LimitNone v. Google, Inc., No. 08 C 4178 (Manning, J.).
Last month I posted that LimitNone, a Chicago company, sued Google for trade secret misappropriation seeking $1B — click here for that post. Earlier this week, Google removed the case to the Northern District, arguing that LimitNone’s Illinois Consumer Fraud and Deceptive Business Practices Act ("ICFA") claim sounded in copyright and, therefore, was preempted by the Copyright Act creating federal question jurisdiction (click here for Google’s removal papers).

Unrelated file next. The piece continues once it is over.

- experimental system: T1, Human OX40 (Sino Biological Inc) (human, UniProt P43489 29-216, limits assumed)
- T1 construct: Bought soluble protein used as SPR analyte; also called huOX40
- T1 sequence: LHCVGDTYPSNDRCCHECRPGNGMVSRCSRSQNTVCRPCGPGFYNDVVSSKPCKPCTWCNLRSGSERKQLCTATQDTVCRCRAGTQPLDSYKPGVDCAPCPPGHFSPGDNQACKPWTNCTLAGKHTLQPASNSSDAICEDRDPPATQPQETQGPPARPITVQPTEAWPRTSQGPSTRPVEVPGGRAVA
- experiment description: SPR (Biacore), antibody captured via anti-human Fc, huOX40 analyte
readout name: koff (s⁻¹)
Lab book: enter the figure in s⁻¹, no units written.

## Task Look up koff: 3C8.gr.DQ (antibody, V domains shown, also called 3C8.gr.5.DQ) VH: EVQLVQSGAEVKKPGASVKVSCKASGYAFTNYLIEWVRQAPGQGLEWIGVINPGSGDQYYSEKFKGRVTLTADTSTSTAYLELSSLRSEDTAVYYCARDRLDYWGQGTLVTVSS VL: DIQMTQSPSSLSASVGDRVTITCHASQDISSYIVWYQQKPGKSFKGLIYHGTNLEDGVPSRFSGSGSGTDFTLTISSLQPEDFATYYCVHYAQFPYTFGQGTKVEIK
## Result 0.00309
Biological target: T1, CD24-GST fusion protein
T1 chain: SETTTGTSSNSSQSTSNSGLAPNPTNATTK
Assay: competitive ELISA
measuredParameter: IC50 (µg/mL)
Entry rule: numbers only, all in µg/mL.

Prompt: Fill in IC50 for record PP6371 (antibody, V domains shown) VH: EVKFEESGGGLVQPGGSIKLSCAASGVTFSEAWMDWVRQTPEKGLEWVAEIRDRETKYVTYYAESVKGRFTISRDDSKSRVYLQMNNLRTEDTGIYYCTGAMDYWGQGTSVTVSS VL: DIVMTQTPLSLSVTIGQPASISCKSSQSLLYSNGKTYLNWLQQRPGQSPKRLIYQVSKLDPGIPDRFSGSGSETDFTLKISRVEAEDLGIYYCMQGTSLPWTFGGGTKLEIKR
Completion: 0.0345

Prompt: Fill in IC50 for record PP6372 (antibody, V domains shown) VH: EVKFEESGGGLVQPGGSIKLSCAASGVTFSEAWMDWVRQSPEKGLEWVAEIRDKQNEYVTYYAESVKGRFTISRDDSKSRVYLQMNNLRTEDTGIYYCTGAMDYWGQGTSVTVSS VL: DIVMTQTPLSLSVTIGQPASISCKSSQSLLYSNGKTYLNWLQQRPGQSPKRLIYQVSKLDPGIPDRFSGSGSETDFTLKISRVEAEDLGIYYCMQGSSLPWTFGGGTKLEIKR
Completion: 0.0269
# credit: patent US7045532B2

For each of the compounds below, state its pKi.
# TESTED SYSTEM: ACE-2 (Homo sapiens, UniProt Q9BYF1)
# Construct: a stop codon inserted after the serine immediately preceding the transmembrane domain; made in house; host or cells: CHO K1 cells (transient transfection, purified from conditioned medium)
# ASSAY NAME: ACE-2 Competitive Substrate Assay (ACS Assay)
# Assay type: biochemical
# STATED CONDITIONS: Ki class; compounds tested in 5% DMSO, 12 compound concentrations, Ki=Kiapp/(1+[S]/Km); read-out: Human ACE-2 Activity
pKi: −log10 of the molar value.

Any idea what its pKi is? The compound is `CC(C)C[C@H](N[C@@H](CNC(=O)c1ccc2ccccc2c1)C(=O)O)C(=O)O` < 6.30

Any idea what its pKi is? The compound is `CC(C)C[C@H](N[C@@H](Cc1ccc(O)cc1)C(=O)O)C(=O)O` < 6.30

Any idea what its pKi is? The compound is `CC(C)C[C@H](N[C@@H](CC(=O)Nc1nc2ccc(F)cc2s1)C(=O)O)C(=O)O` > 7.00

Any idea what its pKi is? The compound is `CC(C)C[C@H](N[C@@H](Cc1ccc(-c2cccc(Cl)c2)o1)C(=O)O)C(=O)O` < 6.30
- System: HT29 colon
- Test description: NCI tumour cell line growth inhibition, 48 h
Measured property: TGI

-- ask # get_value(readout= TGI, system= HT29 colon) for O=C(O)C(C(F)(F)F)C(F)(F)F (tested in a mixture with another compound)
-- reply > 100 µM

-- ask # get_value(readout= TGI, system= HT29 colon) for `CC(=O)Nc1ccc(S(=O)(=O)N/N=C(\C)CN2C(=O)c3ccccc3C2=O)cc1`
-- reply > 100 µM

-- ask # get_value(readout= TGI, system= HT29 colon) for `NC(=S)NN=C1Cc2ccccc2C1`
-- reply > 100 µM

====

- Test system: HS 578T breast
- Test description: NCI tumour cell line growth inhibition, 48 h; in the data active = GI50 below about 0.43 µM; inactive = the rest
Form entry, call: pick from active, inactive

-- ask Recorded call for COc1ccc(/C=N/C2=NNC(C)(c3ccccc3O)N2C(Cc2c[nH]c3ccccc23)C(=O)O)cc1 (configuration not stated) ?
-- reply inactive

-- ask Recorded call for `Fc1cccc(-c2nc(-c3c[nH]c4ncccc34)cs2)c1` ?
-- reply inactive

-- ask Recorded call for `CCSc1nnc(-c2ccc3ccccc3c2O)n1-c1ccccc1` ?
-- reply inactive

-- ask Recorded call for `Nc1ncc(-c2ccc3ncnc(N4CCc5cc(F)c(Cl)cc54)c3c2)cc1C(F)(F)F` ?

In its complaint, LimitNone alleged that Google entered a nondisclosure agreement with LimitNone to review LimitNone’s gMove software — software that helps Microsoft Outlook users migrate data to the Google platform. Google allegedly assured LimitNone that it would not offer a competing product. But after receiving LimitNone’s trade secrets, including its software code, and promoting the $19 gMove software, Google allegedly began offering a free, competing software package which allegedly used LimitNone’s trade secrets. LimitNone has not filed any responsive papers or pleadings yet, but I will keep you updated if LimitNone challenges the removal.